• You're all caught up!

How to Counteract Too Much Hotness in Food

author image Susan Diranian
Susan Diranian is a writer for various online publications and magazines, specializing in relationships, health, fashion, beauty and fitness. She holds a Bachelor of Arts in English with a concentration in nonfiction writing and editing.
How to Counteract Too Much Hotness in Food
Counteract spicy foods with something sweet. Photo Credit Jupiterimages/Creatas/Getty Images

Eating spicy foods may boost your metabolism, lower high blood pressure and the risk of a stroke or heart attack, prevent certain cancers and improve your mood. To experience these health benefits, add a dash of hot sauce, shake some red pepper flakes or add a couple of jalapenos in your next meal. If you added too much spice, or the spice was a lot hotter than you expected, then have a few condiments handy, including dairy and sugar.

Step 1

Take a bite of your peppers before adding to your food. If it's too spicy for your tastes, use a knife to cut out the seeds and inner membrane, which is the main sources of heat.

Step 2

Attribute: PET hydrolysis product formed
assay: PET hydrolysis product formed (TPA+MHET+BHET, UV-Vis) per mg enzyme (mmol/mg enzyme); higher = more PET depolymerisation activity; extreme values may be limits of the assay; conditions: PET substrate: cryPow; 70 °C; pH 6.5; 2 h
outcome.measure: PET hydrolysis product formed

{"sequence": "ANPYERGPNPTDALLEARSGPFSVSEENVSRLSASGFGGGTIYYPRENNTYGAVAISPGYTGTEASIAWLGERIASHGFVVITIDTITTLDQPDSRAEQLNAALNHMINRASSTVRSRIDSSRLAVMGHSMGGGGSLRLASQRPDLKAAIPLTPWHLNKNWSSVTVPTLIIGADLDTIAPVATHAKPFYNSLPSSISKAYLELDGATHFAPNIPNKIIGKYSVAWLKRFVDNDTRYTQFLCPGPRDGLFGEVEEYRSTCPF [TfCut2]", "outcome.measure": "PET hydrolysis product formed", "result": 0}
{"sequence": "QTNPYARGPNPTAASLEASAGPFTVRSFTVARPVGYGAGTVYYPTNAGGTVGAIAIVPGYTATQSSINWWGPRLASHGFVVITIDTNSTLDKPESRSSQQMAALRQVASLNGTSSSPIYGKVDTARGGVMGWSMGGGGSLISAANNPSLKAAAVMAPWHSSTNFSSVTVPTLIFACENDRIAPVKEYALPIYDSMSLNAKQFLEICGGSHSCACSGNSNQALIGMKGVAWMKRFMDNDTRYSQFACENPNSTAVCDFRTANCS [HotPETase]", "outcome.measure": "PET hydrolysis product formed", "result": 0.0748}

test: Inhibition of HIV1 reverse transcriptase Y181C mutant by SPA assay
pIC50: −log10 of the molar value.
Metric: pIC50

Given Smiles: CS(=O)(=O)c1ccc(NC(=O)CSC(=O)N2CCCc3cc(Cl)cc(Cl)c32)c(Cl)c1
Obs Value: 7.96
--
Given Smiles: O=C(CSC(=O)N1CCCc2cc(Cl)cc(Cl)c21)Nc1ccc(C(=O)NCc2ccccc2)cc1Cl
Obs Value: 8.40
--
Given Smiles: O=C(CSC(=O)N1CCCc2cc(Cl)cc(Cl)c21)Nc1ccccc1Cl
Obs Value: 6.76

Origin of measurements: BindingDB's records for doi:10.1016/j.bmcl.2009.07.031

Add sugar. If your salsa turned out too spicy or needs a quick fix to counteract too much spice, add sugar or something sweet like pineapple chunks or honey.

Step 3

Use cooling condiments, such as ranch dressing or sour cream, with your meal. Dairy products help counteract the hotness in food.

Step 4

Drink milk or a sweet, non-carbonated beverage like lemonade.

Step 5

Eat bread or rice to absorb the spice.

LiveStrong Calorie Tracker
Lose Weight. Feel Great! Change your life with MyPlate by LIVESTRONG.COM
  • Gain 2 pounds per week
  • Gain 1.5 pounds per week
  • Gain 1 pound per week
  • Gain 0.5 pound per week
  • Maintain my current weight
  • Lose 0.5 pound per week
  • Lose 1 pound per week
  • Lose 1.5 pounds per week
  • Lose 2 pounds per week
  • Female
  • Male
ft. in.



Demand Media